Ellyse's choice ... give up cricket or stop playing top-grade  football.

Ellys's choice ... give up cricket or stop playing top-grade football. Photo: Getty Images

Could this be the moment that women's sport crosses the threshold from a largely amateur pursuit into professional reality?

Dual international phenomenon Ellyse Perry has so far juggled the demands of representing Australia in both football and cricket - but judgment day may be looming.

Perry's W-League side, Canberra United, yesterday delivered an ultimatum: if Perry wants to stay with the reigning champions, cricket needs to be pushed aside.

Ellyse Perry batting in a Test match against England last year.

Ellyse Perry batting in a Test match against England last year. Photo: Getty Images

''Ellyse needs to choose whether she wants to be a full-time Canberra United player and commit to training every day like everyone else does,'' Canberra United chief executive Heather Reid.

''Or if she still wants to try and mix her cricket commitment with football, then perhaps she will need to find another club.'' That decision appears to have been made, with Perry saying last night that she's been left with little option but to leave.

''I've been very fortunate to be involved with Canberra United for the last three W-League seasons but there's some changes at the club and the coach, Jitka Klimkova, has some different ideas about how the team needs to be run,'' she said.

Ellyse Perry representing Canberra United at the A-League awards in 2011.

Ellyse Perry representing Canberra United at the A-League awards in 2011. Photo: Getty Images

''I fully respect her philosophy, it's certainly her prerogative to change, but mixing my football and cricket commitments doesn't work so well in her framework. It seems I'll have to start looking for a new club.''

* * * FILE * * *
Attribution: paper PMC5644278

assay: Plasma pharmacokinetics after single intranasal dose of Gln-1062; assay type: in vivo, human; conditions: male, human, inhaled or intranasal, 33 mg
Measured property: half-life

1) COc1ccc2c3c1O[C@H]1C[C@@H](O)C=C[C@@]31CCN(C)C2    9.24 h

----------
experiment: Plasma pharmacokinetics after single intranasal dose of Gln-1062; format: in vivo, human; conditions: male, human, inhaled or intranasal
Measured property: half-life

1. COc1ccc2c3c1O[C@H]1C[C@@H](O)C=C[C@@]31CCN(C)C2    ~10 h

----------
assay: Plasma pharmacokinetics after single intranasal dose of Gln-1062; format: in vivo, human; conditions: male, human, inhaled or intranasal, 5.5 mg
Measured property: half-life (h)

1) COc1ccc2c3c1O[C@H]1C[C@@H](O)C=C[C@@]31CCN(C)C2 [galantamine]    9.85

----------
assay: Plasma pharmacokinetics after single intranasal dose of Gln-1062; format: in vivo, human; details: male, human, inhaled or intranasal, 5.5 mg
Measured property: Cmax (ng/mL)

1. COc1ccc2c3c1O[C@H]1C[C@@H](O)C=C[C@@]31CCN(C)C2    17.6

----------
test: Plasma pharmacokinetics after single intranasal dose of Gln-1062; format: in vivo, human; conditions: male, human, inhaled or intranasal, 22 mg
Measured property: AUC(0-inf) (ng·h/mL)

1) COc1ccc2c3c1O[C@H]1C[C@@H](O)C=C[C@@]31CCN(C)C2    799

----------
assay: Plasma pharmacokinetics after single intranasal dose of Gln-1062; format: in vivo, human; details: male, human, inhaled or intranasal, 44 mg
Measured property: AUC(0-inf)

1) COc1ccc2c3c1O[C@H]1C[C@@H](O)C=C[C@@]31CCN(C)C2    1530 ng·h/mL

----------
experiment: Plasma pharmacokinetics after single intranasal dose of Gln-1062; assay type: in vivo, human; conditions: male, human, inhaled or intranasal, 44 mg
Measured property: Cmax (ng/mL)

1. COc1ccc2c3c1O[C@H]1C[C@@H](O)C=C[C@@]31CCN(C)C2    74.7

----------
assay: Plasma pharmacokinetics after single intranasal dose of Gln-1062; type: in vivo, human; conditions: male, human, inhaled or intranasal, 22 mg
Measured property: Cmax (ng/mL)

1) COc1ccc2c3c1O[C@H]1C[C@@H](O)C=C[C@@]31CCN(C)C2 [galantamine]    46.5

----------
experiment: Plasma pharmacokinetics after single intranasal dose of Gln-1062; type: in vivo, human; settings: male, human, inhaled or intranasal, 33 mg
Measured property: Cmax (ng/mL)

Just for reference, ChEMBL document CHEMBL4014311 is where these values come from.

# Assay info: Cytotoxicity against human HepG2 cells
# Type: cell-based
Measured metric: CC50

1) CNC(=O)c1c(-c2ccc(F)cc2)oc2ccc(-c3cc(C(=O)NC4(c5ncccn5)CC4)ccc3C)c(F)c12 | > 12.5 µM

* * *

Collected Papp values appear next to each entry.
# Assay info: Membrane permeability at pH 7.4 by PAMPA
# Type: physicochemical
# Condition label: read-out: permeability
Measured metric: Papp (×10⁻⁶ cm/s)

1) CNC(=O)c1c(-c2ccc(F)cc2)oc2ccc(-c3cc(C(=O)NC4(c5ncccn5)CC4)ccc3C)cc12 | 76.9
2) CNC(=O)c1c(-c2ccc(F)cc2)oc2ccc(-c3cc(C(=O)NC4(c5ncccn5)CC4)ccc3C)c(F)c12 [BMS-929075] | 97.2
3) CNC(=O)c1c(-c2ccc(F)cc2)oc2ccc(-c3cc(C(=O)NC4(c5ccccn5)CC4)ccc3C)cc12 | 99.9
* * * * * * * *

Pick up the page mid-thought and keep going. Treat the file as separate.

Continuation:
Football Federation Australia officials were yesterday privately aghast at Klimkova's ultimatum, which seemed to force Perry into making a choice both sports have been happy to avoid given the respective positive publicity she generates for them.

The alternative is that the 21-year old from Sydney's North Shore plays with Sydney FC or the new western Sydney team, though their respective training demands for next season are yet to be established.

''It's still a long time until the W-League season begins [in November] so I'll weigh it up between now and then,'' Perry said.

''I still want to play both and hopefully I can play for a club that allows me to do that.''

Klimkova's arrival from the Czech Republic has raised Canberra to compete with the league's pre-eminent sides, Brisbane Roar and Sydney FC, but she wants to raise the bar again for the coming season to a daily commitment - even though the players are only paid part-time wages.

Former Socceroo Francis Awaritefe described the club's decision as ''stunningly stupid''.

However, Klimkova's push has drawn the support of outspoken striker Lisa De Vanna, a Matildas teammate of Perry's.

''About time someone lifted the professional standards of women's football. Having [a] name should [not] get you in a team,'' she said on Twitter.

''Players and teams deserve better. Hopefully these standards carry on to the national team and performance becomes all that matters!''

Cricketing authorities are throwing no such obstacles in her path.

''Ellyse is a fantastic role model and we will continue to support her with her ambitions to represent both cricket and football at the highest level possible,'' a Cricket Australia spokesman said.

smh.com.au